Karen Allen: Back in Action

Karen Allen, 56, has a thriving business and a reunion with Indiana Jones in the role that made her famous.

By Jancee Dunn
Karen Allen, 56
Photograph: Photo by: Michael O'Neill

Dual Careers
Allen’s early years helped her to be adaptable. Her father was an FBI agent who was transferred often, and the family — Karen, her schoolteacher mother and her two sisters — moved with him around the Northeast. In 1976, after traveling through South America and the West Indies and doing theater work in Washington, D.C., she went to New York and studied at the Lee Strasberg Institute. Then came her breakout role in 1978’s Animal House. "I couldn’t have had more fun in a first film," she recalls. "It was a group of young actors, all of us in the same boat, and none of us knew what we were doing. But the [male] actors took me into the fold, maybe because I wasn’t one of the girlie girls in the pink outfits, but Katy, the voice of reason."
Three years later, Raiders made her an actress in demand, and she went on to work with stars such as Jeff Bridges, Paul Newman, and Bill Murray. When she and Browne separated after eight years, in 1996, she scaled back on her work to raise Nick. "I never had nannies," she says, shrugging. "It was just me and him, and it was much more of a challenge to do the traveling involved in filming. I thought of myself as semiretired from acting."
Around 2000, when Nick was older, she reentered the entertainment world but found that directors were looking for the latest version of Karen Allen, not the original. "I was at the end of a period in my life, and it was really painful at certain points. I could tell that something had to shift."
When she hit her 50s, she had a revelation: "I was just kind of casting around, wondering, how can I be the parent I want to be and still do something creative? I’m not one of those people who think you have to be a perfect parent — you can be a ‘good enough’ parent, you can love and nurture your kids and also go out in the world and have a life. I felt it was good for my son to see me doing something I loved. I wanted to wake up in the morning and think, yay!" Then it hit her: One of her abiding passions had always been knitting, which she learned at the age of 5 from her grandmother. She enrolled in New York’s Fashion Institute of Technology (which she had briefly attended during her college years) to learn machine knitting, which produces garments much more quickly than handwork does. In 2003, she moved permanently from New York to her second home in the Berkshires with the idea of opening a shop.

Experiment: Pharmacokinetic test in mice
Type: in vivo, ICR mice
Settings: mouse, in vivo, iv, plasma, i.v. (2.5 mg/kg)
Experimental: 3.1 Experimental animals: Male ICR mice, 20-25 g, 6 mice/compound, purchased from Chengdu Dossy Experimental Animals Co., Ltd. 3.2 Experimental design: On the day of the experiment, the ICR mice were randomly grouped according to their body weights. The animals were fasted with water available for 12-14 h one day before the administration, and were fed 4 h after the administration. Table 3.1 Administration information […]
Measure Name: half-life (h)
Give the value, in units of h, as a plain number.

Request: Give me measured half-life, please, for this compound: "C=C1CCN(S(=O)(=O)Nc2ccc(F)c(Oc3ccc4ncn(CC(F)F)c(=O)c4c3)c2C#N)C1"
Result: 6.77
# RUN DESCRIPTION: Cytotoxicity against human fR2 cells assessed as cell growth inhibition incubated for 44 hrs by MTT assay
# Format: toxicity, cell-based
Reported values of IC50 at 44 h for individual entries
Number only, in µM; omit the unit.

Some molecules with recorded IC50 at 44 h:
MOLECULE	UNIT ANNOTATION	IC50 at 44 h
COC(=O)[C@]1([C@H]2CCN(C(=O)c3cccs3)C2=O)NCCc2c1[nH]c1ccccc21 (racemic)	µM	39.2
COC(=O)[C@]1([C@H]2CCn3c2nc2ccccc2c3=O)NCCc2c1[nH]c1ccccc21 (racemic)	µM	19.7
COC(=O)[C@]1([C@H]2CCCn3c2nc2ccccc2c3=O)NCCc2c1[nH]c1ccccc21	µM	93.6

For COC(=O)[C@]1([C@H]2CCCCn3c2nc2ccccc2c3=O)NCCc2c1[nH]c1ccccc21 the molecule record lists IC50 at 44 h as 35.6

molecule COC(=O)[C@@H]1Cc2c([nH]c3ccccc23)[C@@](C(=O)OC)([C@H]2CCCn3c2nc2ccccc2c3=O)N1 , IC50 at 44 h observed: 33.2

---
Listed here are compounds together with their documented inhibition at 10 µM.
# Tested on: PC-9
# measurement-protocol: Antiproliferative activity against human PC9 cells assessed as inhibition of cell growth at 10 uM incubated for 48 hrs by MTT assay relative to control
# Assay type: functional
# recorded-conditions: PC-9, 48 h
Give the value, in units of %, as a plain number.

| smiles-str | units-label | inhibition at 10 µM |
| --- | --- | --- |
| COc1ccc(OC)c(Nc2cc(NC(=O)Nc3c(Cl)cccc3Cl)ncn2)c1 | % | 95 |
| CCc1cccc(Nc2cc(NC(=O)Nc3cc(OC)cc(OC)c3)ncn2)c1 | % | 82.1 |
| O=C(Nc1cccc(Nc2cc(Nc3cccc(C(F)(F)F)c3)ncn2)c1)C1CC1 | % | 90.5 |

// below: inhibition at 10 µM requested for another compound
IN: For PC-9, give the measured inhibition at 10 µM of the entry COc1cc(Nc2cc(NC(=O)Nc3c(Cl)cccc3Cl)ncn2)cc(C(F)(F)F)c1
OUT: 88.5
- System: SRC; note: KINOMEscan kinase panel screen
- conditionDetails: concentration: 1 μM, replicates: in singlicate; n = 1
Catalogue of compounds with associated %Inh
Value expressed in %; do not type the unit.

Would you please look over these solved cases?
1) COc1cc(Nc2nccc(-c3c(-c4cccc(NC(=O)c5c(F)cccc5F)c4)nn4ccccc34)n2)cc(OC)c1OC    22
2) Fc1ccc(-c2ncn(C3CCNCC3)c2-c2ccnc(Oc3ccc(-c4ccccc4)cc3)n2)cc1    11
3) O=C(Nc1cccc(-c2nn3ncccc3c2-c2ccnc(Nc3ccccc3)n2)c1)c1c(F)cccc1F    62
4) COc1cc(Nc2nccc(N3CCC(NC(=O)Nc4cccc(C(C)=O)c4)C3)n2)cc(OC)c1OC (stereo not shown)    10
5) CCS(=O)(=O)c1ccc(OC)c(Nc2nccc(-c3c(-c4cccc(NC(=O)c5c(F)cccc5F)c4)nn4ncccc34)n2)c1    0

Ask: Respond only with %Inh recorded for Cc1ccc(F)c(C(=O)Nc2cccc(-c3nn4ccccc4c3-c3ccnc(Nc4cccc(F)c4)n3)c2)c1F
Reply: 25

Allen’s longtime friend Ken Regan, a photographer, says that this is typical of her resilience. "Karen was working less and less, and the roles weren’t as appealing," he says. "And she’s not one to sit and wait for the agent to call. She’s so beyond that."
She found a small studio and started knitting cashmere scarves, sweaters, and hats in richly colored, stripe-heavy designs. They were such a hit that three years ago she rented a 500-square-foot store in Great Barrington, Massachusetts, and called it Karen Allen Fiber Arts. Recently she expanded to a larger store nearby; her designs are also available in shops in 13 other states.
The key to successful entrepreneurship is to "find something you’re passionate about," she says firmly. "I enjoy everything to do with designing — the colors, the yarn, even the mundane things like steaming a sweater." But when she started, she knew she also needed to learn the fundamentals of running a company, including inventory and bookkeeping, all of which she does herself. "If I didn’t develop the business side of it, I’d feel like a victim, like I was waiting for someone to come along and save me," she says. "Sometimes you’re cleaning the toilet while you’re paying good wages to people who are doing what you’d rather be doing! Because you’re looking at the big picture, and nobody else is going to."
All of her profits are plowed right back into buying yarn and more knitting machines, and she has contributed some of her savings as well. "The financial part is an ongoing challenge," she says wryly. "Everything is always being reinvested in the company, so there’s a sense that it’s never really making any money, which I’m sure everyone starting a small business feels."

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